A secret plan to foster an internal coup against Saddam Hussein was drawn up by the Government two years before the invasion of Iraq, The Independent can reveal.
Whitehall officials drafted the "contract with the Iraqi people" as a way of signalling to dissenters in Iraq that an overthrow of Saddam would be supported by Britain. It promised aid, oil contracts, debt cancellations and trade deals once the dictator had been removed. Tony Blair's team saw it as a way of creating regime change in Iraq even before the 9/11 attack on New York.
The document, headed "confidential UK/US eyes", was finalised on 11 June 2001 and approved by ministers. It has not been published by the Iraq inquiry but a copy has been obtained by The Independent and can be revealed for the first time today. It states: "We want to work with an Iraq which respects the rights of its people, lives at peace with its neighbours and which observes international law.
"The Iraqi people have the right to live in a society based on the rule of law, free from repression, torture and arbitrary arrest; to enjoy respect for human rights, economic freedom and prosperity," the contract reads. "The record of the current regime in Iraq suggests that its priorities remain elsewhere.
"Those who wish to promote change in Iraq deserve our support," it concludes. "We look forward to the day when Iraq rejoins the international community." A new regime was to be offered "debt rescheduling" through the Paris Club, an informal group of the richest 19 economies, given help from the World Bank and the International Monetary Fund and handed an EU aid and trade deal. Companies were to be invited to invest in its oil fields. A "comprehensive retraining programme" was to be offered to Iraqi professionals.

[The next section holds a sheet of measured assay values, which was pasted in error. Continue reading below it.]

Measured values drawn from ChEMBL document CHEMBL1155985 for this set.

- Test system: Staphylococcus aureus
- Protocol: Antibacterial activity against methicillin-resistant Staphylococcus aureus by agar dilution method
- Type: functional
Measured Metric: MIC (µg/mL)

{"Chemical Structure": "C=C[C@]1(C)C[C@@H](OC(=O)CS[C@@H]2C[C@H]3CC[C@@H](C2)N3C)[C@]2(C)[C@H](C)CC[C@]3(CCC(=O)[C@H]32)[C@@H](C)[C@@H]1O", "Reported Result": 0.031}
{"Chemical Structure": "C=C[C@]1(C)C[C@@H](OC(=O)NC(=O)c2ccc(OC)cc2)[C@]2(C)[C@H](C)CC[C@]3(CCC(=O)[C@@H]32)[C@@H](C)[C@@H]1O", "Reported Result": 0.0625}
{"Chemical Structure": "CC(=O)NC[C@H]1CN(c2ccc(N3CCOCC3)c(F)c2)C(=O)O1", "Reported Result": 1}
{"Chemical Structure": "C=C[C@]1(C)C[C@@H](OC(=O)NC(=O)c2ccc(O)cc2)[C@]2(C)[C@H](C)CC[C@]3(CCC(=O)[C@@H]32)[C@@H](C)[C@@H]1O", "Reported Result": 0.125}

During his evidence to the inquiry last week, Mr Blair said it was only after 9/11 that serious attention was given to removing Saddam as the attack changed the "calculus of risk". However, another classified document released by the Iraq inquiry on Friday night showed that No 10 explicitly saw the Contract with the Iraqi People as an early tool to remove the former Iraqi dictator. A memo issued in March 2001 by Sir John Sawers, then Mr Blair's foreign policy adviser, cited the document under the heading "regime change".
"Regime change. The US and UK would re-make the case against Saddam Hussein. We would issue a Contract with the Iraqi People, setting out our goal of a peaceful, law-abiding Iraq," the memo states. "The Contract would make clear that the Iraqi regime's record and behaviour made it impossible for Iraq to meet the criteria for rejoining the international community without fundamental change."
Officials planned to release the contract alongside tougher sanctions against Saddam's regime being negotiated in 2001. When no agreement was reached and the US began to seek more active measures to remove the Baghdad administration after 9/11, the contract was dropped.
The document was not released by the Iraq inquiry, despite being cited as significant by Foreign Office officials. Sir William Patey, the Government's head of Middle East policy at the time it was drafted, said it was "our way in the Foreign Office of trying to signal that we didn't think Saddam was a good thing and it would be great if he went". He said it was used in place of an "explicit policy of trying to get rid of him".
"It was a way of signalling to the Iraqi people that because we don't have a policy of regime change, it doesn't mean to say we're happy with Saddam Hussein, and there is life after Saddam with Iraq being reintegrated into the international community," he said.
Ed Davey, the Foreign Affairs spokesman for the Liberal Democrats, said the document called into question Mr Blair's evidence and should have been made public before his hearing on Friday. "A plan to back Iraqis seeking to oust Saddam may have been far less damaging and certainly more legal than what happened. Yet it shows that Blair's intent was always for regime change from an early stage and before 9/11," he said. "Yet again, it seems that critical documents have not been declassified, hampering the questioning of Blair and others."
* Tony Blair is to be recalled by the Chilcot Inquiry to give further evidence, according to The Guardian. It claims that Mr Blair will be questioned in both public and in private after the panel raised concerns that his evidence relating to the legality of the invasion conflicted with that given by the former Attorney General, Lord Goldsmith.